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An investigation published this week by ProPublica and PBS NewsHour raised serious questions about whether the federal government glossed over cancer risks as it deployed full body X-ray scanners like the ones used at San Diego International Airport.
The body scanners, which the Transportation Security Administration uses to detect explosives, emit tiny amounts of radiation to create an image of a passenger’s body that’s privately reviewed by a security screener.
That has broken a medical taboo, the investigation says: Using radiation for something other than a medical exam. The government has used X-ray scanners despite having a safer, equally effective option that doesn’t expose travelers to radiation, the investigation found.
Passengers are randomly selected to go through the machines at San Diego International Airport, where they’ve been operating for almost two years. The scanners attracted national media attention in 2010 after an Oceanside man famously warned TSA officers not to touch his “junk” while being patted down after refusing to be scanned.
While that incident attracted attention to the privacy issues surrounding the scanners, the ProPublica/PBS investigation says little notice has been given to the potential health risks posed by the machines. The federal government has two types of technologies available. One uses X-rays to create a body image, the other, safer technology uses radio waves to do the same.
The story reports:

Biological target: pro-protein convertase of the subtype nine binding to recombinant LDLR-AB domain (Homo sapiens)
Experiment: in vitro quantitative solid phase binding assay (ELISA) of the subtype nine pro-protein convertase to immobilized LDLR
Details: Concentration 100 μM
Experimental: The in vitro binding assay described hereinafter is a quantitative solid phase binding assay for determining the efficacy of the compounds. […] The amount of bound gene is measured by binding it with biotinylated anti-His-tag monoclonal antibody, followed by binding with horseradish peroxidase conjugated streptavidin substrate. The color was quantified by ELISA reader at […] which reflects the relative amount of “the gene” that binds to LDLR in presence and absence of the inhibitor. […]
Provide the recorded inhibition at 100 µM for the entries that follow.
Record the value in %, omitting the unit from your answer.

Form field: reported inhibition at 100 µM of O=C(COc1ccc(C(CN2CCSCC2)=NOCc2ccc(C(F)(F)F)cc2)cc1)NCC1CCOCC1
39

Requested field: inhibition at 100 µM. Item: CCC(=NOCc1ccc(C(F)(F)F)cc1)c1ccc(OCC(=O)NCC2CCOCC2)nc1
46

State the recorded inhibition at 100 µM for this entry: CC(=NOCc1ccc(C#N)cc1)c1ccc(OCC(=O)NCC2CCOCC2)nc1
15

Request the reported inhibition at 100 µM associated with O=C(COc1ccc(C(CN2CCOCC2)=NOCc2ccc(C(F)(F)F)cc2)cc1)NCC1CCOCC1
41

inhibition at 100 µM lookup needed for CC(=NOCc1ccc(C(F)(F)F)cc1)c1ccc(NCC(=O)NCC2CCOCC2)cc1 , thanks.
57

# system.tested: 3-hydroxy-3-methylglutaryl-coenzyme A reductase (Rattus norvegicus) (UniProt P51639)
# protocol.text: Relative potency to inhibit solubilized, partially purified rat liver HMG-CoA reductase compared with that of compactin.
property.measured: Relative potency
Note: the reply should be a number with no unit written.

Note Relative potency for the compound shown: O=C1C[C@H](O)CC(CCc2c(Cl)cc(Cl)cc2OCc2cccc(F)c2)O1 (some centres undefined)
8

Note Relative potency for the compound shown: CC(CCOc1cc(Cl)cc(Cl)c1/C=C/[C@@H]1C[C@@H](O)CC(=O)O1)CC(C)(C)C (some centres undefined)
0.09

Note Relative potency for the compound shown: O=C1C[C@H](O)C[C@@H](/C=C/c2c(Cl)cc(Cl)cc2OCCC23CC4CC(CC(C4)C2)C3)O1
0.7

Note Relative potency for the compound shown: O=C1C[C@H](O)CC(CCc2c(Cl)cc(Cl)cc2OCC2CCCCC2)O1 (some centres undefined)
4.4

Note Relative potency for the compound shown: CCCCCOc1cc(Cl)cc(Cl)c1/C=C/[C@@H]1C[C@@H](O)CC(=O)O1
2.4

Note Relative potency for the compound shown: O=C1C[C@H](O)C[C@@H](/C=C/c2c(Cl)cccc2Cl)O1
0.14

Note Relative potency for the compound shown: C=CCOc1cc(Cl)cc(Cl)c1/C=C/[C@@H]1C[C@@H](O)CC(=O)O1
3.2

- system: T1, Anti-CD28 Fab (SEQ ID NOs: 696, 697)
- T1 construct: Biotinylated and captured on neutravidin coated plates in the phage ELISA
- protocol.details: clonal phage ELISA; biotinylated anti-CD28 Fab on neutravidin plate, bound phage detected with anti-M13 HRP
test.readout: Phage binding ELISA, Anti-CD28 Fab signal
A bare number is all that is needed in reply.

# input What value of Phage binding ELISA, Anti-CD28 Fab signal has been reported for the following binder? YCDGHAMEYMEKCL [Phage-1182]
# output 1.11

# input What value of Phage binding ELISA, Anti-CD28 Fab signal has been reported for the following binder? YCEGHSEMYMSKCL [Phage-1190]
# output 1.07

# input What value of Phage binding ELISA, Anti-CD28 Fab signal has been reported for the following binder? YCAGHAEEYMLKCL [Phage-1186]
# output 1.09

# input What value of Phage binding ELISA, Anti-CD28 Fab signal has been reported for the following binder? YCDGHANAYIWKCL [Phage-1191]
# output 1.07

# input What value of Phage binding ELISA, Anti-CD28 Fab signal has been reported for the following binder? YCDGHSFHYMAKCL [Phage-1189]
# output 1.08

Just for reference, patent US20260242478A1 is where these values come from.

Today, the United States has begun marching millions of airline passengers through the X-ray body scanners, parting ways with countries in Europe and elsewhere that have concluded that such widespread use of even low-level radiation poses an unacceptable health risk. The government is rolling out the X-ray scanners despite having a safer alternative that the Transportation Security Administration says is also highly effective.
A ProPublica/PBS NewsHour investigation of how this decision was made shows that in post-9/11 America, security issues can trump even long-established medical conventions. The final call to deploy the X-ray machines was made not by the FDA, which regulates drugs and medical devices, but by the TSA, an agency whose primary mission is to prevent terrorist attacks.
Research suggests that anywhere from six to 100 U.S. airline passengers each year could get cancer from the machines. Still, the TSA has repeatedly defined the scanners as “safe,” glossing over the accepted scientific view that even low doses of ionizing radiation – the kind beamed directly at the body by the X-ray scanners – increase the risk of cancer.
The TSA uses X-ray body scanners in San Diego because the airport’s screening areas were spacious enough to accommodate the machines, which are larger than radio wave scanners, said Nico Melendez, a TSA spokesman. Melendez said both technologies cost about the same for each machine: $150,000 to $160,000.
Asked why the government uses scanners in San Diego that emit radiation if a safer option is readily available, similarly priced and takes up less space, Melendez said:
The machines are safe for use on passengers and around our workforce. They’re an effective security tool and allow us to see threats we couldn’t before.
Melendez said he didn’t know how many passengers had passed through the X-ray scanners at San Diego.
Rob Davis is a senior reporter at voiceofsandiego.org. You can contact him directly at email@example.com or 619.325.0529.
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